City Council Eyes Plan To Cut Greenhouse Gas Emissions In Charlotte
Charlotte City Council members will hold their last scheduled business meeting of the year on Monday. One item up for consideration is a plan designed to ensure that Charlotte achieves sustainable energy goals and greenhouse gas reductions in the coming decades.
In June, City Council members approved a resolution that says the city will strive to use only zero-carbon energy sources for city vehicles and buildings by 2030. The resolution sets 2050 as the target for Charlotte to become what climate experts call a “low carbon city.” That would mean drastically reducing the overall output of carbon dioxide and other greenhouse gases.
Until now, Charlotte hasn’t had a blueprint for achieving these environmental benchmarks. Council members Monday afternoon are expected to vote on a Strategic Energy Action Plan that would provide specific steps to guide the effort. The plan focuses on energy use in buildings and for transportation. It also looks at how energy is generated.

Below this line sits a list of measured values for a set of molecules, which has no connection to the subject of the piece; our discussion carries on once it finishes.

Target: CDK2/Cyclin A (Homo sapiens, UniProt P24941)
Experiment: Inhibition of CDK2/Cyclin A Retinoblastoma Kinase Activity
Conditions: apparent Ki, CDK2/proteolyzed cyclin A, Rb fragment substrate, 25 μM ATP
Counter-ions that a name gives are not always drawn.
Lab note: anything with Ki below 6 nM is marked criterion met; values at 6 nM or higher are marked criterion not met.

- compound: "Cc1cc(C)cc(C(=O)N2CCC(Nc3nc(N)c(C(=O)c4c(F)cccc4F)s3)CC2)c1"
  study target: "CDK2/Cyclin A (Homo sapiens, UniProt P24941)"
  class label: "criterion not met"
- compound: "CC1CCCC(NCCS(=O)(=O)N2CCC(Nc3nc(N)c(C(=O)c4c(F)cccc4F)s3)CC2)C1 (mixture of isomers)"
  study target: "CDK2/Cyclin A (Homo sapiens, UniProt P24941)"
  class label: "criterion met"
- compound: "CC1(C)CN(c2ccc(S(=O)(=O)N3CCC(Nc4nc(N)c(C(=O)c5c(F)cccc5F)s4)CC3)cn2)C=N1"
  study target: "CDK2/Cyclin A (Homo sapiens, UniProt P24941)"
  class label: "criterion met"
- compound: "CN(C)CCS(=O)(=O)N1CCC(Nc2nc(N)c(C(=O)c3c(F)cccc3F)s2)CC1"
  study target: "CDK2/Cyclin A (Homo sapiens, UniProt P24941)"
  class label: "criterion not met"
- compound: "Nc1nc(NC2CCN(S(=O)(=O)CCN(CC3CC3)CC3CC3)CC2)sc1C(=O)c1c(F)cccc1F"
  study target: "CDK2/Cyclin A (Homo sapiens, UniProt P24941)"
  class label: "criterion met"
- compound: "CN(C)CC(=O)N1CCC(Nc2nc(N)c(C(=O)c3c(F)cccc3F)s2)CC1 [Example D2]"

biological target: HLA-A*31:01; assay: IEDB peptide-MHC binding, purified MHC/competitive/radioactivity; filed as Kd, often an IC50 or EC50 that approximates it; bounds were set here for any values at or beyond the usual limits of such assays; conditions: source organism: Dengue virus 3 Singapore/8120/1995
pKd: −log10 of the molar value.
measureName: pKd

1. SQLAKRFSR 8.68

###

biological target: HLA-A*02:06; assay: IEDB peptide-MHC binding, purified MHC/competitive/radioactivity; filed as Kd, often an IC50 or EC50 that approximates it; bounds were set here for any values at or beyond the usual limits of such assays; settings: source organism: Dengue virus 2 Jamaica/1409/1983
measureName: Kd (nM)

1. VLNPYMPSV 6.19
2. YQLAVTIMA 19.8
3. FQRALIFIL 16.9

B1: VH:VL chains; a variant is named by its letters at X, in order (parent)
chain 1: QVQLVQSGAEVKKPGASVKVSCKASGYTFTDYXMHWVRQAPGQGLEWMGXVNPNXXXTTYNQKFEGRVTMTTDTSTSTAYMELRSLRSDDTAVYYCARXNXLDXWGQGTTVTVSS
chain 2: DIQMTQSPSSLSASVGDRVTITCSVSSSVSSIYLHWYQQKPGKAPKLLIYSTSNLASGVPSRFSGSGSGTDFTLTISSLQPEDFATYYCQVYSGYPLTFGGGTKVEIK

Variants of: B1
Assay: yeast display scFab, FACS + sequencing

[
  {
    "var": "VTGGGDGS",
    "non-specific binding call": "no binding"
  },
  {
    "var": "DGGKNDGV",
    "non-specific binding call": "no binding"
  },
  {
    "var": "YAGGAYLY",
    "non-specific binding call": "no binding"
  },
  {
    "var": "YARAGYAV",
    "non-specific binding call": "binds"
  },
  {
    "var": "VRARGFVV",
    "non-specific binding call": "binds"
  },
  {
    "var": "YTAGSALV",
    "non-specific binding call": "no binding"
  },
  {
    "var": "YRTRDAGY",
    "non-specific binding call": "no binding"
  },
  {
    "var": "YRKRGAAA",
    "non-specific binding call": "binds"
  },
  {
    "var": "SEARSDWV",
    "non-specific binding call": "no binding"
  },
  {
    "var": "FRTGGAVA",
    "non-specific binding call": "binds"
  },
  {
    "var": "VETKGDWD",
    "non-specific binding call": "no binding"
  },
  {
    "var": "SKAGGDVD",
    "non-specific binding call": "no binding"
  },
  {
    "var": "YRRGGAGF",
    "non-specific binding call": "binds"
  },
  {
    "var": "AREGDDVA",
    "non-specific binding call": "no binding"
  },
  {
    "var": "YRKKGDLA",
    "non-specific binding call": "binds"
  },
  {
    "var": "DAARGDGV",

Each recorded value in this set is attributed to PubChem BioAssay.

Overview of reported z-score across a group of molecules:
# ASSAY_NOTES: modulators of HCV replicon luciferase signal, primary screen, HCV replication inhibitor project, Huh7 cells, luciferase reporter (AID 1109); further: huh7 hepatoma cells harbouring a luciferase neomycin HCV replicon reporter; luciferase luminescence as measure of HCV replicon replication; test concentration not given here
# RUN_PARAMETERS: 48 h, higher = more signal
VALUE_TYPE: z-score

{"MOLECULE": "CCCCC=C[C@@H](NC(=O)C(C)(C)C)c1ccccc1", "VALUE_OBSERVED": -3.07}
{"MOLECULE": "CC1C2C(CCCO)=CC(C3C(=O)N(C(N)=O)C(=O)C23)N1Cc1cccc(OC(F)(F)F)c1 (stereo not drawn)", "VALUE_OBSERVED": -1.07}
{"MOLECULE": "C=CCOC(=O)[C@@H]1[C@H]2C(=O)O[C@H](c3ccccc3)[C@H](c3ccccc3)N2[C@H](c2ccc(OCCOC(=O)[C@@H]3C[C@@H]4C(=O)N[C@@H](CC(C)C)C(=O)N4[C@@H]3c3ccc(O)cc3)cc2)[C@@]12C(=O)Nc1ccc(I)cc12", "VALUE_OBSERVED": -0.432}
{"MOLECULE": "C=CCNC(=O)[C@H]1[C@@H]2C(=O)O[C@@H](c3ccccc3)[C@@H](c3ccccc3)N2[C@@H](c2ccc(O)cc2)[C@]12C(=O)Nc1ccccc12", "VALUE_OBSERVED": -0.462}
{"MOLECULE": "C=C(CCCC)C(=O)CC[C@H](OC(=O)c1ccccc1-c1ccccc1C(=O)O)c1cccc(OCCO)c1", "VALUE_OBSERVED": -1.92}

City officials say approving the plan would put Charlotte in line with goals of the 2015 Paris Climate Agreement. Nearly 200 nations agreed on rules for implementing that accord at the conclusion of a United Nations-sponsored climate conference in Poland on Saturday.
President Trump declared last year that the United States would pull out of the Paris agreement, but that can’t officially happen until 2020.
Monday's city council meeting begins at 4 p.m. in the government center.